Where are they now - Matt Pickering
author: Lorrie Liston
The College reconnects with former boarder Matt Pickering (SPC 1977), pictured with his wife Reshma on vacation at Shimla, Himachal Pradesh, India. Matt came to St Pat’s from an Ouyen wheat farm and ended up working in the automotive industry in South Africa.
Where has life taken you since leaving SPC?
After completing my Higher School Certificate at St Patrick’s in 1977, I then did an Applied Science degree at RMIT with extra-curricular studies in the ways of city living, and becoming street wise – these latter studies particularly relevant for a young undergraduate from an Ouyen wheat farm.
I then joined Ford Australia’s Graduate Program at Broadmeadow’s Assembly Plant in Melbourne where I have enjoyed 25 years in automotive manufacturing; launching and assembling Falcon, Territory, Ute and Capri. Alas it is with great sadness that this plant has recently ceased operation. Early in my career I also had brief stints at Sydney (Laser) and Brisbane (Louisville Truck, Fairlane and LTD) Assembly Plants.
In 2009 I accepted an assignment at Ford Southern Africa, the time was right for change - this Ranger Body Construction role was great and allowed me to understand something of life and culture in South Africa, and to also meet my future wife Reshma. South Africa is now a country very dear to me, and I am torn when the Springboks meet the Wallabies.
In 2014 I relocated to Gujarat, India for another assignment – this was developing and launching high volume, highly automated Body Construction Plants at Ahmedabad in Gujarat, and Chennai in Tamil Nadu. I have now retired from Ford after 32 wonderful years, and have relocated to Johannesburg with Reshma. I have commenced working with Design South Africa, a highly successful engineering and automation supplier to OEM’s. I am privileged to have now contributed to automotive manufacturing in three countries and two regions; ie: Asia Pacific and Europe. Whilst in Melbourne I also contributed to the Mechanical and Mechatronics Engineering curriculum at Swinburne UT.
What are your favourite memories of your time at St Patrick’s College?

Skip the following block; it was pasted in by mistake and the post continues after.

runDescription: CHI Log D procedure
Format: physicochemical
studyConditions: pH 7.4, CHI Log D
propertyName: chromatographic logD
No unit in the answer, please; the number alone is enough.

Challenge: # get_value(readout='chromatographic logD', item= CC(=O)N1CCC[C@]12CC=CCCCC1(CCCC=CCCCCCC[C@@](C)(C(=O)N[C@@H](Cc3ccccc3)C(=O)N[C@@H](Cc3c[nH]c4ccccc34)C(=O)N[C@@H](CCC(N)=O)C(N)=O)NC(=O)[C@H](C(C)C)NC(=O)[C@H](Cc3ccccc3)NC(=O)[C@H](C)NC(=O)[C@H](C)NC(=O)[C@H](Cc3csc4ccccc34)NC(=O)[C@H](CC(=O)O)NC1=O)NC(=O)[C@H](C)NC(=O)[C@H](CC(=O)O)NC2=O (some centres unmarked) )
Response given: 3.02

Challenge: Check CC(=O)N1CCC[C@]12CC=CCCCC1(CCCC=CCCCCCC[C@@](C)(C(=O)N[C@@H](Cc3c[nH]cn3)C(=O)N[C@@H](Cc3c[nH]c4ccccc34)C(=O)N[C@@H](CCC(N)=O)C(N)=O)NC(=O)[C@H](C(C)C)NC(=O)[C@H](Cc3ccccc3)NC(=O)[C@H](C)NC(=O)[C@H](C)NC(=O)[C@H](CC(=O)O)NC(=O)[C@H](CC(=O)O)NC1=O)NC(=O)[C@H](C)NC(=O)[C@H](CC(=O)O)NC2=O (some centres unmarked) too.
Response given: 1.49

I had 1977 only at St Patrick’s - to complete my Higher School Certificate in maths/science subjects; in this brief time the tremendous spirit, camaraderie and inclusiveness of the College left me with lasting impressions. Some of my favourite memories of life at St Pat’s must include Brother O’Brien timing the lawn mowing just before it was to rain, jam toast and milo at 9.30pm after 3 hours of study, house visiting for Maths tuition, the Head of the Lake war cry, mid-winter snow fights, listening to Gold and Black winning the Melbourne Cup during exam study (Go Tigers…), Friday afternoons down Sturt St, Saturday night movies and dancing classes with the Mary’s Mount girls… I still occasionally think of the good times spent at McCann House: the weekend deep and meaningfuls, the family updates, the hopes and aspirations of the Boarders. Of more recent times, in 2008 I rowed for Richmond RC at the Barwon regatta, in the next lane was a crew from SPC pushing us…this 48 year old had goose bumps all the way to the finish line.
Which teacher from your time at SPC had the greatest impact on you? Why?
I enjoyed the teaching of Brother Parton for Maths, Brother O’Halloran for Physics (lol, I recall that energy was green liquid in a bottle), but perhaps my favourite was Brother Noonan for English. Brother Noonan had a way of communicating his thoughts on a novel that even a maths/science student could grasp. He also ran a lively house as Master. Whilst he did not teach me, Brother O’Brien was a favourite House Master – his old fashioned, disciplined ways having more impact on the Boarders than we thought.
How has your education shaped your professional life?
My final year at St Patrick’s impressed upon me the value of team work and spirit, inclusiveness, involvement, and the need to care for and develop students, undergraduates and engineers. During my career I have had the opportunity to develop many young professionals and am sure this habit started with learnings from St Pat’s. In this age of tablets, cloud computing, self-help modules and independent study; you still cannot match 1:1 tuition and spending time to coach and mentor when you are asked for help or can see an opportunity.
How has your time at SPC shaped your personal values and your family life?
Boarding was a great experience for me and helped with sharing, listening to others, queueing, understanding other’s family issues, relying on each other for support and help (in football parlance - the need to go when it’s your turn), cricket practice, choir practice (lol), patience, perseverance and to be humble. Boarding at St Pat’s also helped tremendously for the next few years with University and City living. Everything needed to nurture and develop your personal values and family life was always evident at St Pat’s, you just needed to become involved in the College activities and culture.
If you could pass on one message to the students of today, what would it be?
If you are fortunate enough to spend time as part of the St Pat’s community, lasting memories will include the spirit and teamwork evident in everyday life, the sense of caring demonstrated by the teaching staff, and the “can do” attitude. My one message is that the glass is always half full, you need to become involved in the educational, cultural and sporting activities of the College to develop and reach your potential. Stretch yourselves - you are always capable of more than you think... Ecka Dora!